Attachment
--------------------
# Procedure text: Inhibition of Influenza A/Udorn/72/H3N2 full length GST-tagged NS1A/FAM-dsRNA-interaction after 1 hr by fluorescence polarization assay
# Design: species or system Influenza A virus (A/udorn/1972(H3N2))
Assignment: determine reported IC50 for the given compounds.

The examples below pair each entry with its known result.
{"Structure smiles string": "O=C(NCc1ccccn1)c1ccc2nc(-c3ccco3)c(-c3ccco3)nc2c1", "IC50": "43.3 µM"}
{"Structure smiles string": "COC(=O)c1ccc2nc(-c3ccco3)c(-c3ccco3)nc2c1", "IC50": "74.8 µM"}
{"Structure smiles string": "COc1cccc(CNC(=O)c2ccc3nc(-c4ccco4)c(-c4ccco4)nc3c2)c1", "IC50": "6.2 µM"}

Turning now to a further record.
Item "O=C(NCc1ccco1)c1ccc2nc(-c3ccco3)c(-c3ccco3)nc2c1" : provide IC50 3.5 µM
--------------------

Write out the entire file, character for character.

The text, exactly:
# Procedure text: Inhibition of Influenza A/Udorn/72/H3N2 full length GST-tagged NS1A/FAM-dsRNA-interaction after 1 hr by fluorescence polarization assay
# Design: species or system Influenza A virus (A/udorn/1972(H3N2))
Assignment: determine reported IC50 for the given compounds.

The examples below pair each entry with its known result.
{"Structure smiles string": "O=C(NCc1ccccn1)c1ccc2nc(-c3ccco3)c(-c3ccco3)nc2c1", "IC50": "43.3 µM"}
{"Structure smiles string": "COC(=O)c1ccc2nc(-c3ccco3)c(-c3ccco3)nc2c1", "IC50": "74.8 µM"}
{"Structure smiles string": "COc1cccc(CNC(=O)c2ccc3nc(-c4ccco4)c(-c4ccco4)nc3c2)c1", "IC50": "6.2 µM"}

Turning now to a further record.
Item "O=C(NCc1ccco1)c1ccc2nc(-c3ccco3)c(-c3ccco3)nc2c1" : provide IC50 3.5 µM